I complete agree with you Blaine about not throwing away information. Keep everything, and add to that information whenever you have something to add. For example, when a caller catches an exception, the caller always has some indisputable and unique information it can add: exactly what it was trying to attempt when the failure happened.
Dropping this information is like using a shredder. It's not responsible behaviour for developers to shred information that might be useful to the poor sod who had to fix your buggy code at 4am in a production environment.
Actually, such information is often the 'single golden clue' that leads to a rapid diagnosis of the error. For this reason, I believe it's justified to add such information even when unchecked exceptions occur. "Yes, you got a NullPointerException, but what exactly were you trying to do when you caught the NullPointerException?"
For that reason only, I disagree with you about catching only the most specific exception- I always catch, wrap and rethrow any subclass of java.lang.Exception. I started handling exceptions in Java this way back in 1997, and haven't seen anything since that has caused me to change my mind (but I'm open to debate).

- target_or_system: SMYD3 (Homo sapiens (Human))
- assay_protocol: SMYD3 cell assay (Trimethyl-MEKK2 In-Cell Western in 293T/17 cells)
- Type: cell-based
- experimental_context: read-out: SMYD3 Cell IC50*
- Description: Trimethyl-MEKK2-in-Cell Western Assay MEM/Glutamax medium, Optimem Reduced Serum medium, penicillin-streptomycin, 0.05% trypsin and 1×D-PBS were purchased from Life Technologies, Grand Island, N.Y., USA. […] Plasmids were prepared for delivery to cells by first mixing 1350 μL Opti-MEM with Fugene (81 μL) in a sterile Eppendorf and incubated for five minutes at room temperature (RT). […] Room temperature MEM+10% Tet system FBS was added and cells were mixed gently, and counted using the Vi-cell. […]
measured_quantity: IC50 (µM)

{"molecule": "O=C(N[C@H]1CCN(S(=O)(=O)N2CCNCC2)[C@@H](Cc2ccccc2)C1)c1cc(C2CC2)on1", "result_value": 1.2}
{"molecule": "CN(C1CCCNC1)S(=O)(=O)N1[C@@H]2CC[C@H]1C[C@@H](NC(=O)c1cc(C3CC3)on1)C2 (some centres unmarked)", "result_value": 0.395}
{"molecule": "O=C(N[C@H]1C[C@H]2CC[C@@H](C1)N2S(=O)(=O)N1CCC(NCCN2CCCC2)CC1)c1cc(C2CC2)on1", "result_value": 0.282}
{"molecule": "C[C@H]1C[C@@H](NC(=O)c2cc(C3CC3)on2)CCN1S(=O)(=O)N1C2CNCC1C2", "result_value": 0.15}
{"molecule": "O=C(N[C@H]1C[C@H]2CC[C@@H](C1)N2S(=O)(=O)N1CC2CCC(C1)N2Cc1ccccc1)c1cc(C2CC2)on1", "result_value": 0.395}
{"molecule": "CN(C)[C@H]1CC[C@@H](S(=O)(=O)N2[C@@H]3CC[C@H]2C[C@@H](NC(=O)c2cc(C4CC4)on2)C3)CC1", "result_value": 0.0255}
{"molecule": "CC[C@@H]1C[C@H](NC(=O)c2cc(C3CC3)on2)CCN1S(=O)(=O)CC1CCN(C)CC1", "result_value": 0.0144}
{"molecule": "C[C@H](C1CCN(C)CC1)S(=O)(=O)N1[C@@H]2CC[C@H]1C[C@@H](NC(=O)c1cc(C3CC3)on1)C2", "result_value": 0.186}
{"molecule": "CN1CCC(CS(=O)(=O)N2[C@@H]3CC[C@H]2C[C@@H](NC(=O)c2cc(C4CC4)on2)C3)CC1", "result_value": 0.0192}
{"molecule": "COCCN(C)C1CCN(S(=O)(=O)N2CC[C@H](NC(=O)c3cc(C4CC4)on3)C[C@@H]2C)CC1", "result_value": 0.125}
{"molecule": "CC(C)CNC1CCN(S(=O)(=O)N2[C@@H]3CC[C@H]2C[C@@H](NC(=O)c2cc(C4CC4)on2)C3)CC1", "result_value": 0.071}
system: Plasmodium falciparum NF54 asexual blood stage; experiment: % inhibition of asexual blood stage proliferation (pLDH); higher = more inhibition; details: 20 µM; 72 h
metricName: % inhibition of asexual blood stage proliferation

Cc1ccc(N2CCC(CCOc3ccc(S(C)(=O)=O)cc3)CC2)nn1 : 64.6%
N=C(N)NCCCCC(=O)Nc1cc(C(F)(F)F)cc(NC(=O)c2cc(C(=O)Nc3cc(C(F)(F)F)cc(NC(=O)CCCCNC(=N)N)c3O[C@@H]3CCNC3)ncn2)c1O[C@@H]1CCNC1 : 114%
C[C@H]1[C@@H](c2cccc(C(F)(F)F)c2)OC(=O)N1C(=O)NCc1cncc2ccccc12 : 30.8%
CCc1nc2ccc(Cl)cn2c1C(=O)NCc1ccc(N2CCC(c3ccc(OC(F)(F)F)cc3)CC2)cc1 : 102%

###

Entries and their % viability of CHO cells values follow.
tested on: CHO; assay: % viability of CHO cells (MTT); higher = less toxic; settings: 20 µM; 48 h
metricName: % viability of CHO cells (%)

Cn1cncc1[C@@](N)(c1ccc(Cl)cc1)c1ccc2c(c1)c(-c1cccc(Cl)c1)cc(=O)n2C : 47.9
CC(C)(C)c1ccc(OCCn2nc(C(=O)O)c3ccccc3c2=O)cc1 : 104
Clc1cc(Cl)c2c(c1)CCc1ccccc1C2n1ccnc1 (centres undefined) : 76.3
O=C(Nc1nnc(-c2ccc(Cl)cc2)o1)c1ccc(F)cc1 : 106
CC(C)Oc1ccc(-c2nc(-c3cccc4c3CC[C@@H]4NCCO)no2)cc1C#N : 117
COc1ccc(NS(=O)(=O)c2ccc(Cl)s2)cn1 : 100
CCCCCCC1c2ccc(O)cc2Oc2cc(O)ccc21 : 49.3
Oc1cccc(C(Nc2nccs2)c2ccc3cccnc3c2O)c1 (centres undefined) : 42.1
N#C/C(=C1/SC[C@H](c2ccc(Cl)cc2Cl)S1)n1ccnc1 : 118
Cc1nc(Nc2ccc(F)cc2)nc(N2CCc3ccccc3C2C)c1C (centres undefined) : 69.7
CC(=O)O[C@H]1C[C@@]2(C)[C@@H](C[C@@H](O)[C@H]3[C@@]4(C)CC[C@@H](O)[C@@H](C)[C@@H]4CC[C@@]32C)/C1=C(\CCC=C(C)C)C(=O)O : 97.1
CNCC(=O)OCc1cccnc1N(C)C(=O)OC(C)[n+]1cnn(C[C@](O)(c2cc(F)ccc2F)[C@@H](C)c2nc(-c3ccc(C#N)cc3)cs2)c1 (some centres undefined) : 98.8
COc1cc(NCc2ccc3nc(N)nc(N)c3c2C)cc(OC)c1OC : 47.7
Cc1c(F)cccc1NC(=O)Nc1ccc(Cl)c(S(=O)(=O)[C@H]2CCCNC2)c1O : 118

What a great idea! I love it. I agree if you are checking for generic exceptions and then wrapping them into more domain specific for more information, then rock on. My original comment was aimed at catching generic exceptions in your code and then doing nothing with them. I still generally try to catch the things that I expect to go wrong and use my top level to catch things I didn't. Always adding more information is a good idea in my opinion especially if it gives you more context. As with any rules, it really requires thought and good judgement to make a good program right? Thanks for the suggestion!